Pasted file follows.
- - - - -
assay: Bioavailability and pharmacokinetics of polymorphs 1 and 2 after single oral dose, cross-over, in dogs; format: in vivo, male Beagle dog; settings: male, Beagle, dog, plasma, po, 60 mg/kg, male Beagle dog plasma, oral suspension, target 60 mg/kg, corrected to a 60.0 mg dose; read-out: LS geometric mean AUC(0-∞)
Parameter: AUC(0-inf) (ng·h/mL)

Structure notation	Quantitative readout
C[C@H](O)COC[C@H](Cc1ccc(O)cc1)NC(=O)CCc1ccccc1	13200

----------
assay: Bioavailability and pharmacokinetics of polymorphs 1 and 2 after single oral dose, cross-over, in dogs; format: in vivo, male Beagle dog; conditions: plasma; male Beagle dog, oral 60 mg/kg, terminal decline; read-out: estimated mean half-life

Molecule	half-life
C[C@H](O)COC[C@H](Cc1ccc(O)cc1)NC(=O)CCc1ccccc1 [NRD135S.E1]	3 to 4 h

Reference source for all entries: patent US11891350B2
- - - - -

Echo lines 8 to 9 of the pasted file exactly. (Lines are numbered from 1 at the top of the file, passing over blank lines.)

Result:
C[C@H](O)COC[C@H](Cc1ccc(O)cc1)NC(=O)CCc1ccccc1 [NRD135S.E1]	3 to 4 h

Reference source for all entries: patent US11891350B2